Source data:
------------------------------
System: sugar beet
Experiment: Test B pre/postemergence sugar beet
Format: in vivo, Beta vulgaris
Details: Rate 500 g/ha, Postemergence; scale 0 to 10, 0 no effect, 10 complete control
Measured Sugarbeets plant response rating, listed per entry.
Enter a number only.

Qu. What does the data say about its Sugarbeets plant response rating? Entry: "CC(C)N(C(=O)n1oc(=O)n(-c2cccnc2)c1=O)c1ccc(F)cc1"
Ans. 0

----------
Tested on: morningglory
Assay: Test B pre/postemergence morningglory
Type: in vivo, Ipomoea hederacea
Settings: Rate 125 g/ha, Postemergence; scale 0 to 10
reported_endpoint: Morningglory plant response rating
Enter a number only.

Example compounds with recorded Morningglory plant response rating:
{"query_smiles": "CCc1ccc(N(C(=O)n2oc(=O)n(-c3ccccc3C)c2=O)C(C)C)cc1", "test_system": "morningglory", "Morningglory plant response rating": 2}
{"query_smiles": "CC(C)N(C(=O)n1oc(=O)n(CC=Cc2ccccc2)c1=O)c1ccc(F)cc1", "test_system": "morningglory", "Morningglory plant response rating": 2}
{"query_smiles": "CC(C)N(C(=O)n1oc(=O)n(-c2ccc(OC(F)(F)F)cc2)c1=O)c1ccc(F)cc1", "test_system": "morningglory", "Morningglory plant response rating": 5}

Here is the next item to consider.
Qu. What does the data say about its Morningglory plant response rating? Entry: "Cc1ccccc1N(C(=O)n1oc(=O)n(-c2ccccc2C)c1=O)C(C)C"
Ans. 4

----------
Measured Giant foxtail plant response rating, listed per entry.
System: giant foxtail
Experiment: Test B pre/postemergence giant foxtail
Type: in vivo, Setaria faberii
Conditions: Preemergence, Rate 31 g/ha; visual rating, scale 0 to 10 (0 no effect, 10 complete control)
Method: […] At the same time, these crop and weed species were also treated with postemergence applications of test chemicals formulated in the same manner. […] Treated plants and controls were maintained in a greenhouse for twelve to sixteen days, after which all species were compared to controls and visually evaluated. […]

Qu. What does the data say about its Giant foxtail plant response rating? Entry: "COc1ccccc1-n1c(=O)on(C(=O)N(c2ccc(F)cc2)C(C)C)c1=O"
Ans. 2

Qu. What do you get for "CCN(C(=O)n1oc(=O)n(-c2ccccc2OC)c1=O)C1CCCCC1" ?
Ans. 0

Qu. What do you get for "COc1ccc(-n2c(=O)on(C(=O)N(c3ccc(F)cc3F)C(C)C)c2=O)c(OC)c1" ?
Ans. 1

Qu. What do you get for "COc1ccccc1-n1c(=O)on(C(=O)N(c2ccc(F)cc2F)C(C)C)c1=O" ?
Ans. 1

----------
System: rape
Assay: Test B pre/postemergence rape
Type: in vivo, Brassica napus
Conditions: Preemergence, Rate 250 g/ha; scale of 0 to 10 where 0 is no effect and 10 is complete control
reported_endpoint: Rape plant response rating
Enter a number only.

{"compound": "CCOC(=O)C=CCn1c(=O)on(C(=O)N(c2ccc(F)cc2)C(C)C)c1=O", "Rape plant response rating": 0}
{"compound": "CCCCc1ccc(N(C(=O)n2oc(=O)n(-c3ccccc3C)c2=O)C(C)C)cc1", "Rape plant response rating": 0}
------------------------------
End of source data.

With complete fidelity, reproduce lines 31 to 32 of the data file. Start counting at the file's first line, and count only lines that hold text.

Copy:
Ans. 2

Qu. What do you get for "CCN(C(=O)n1oc(=O)n(-c2ccccc2OC)c1=O)C1CCCCC1" ?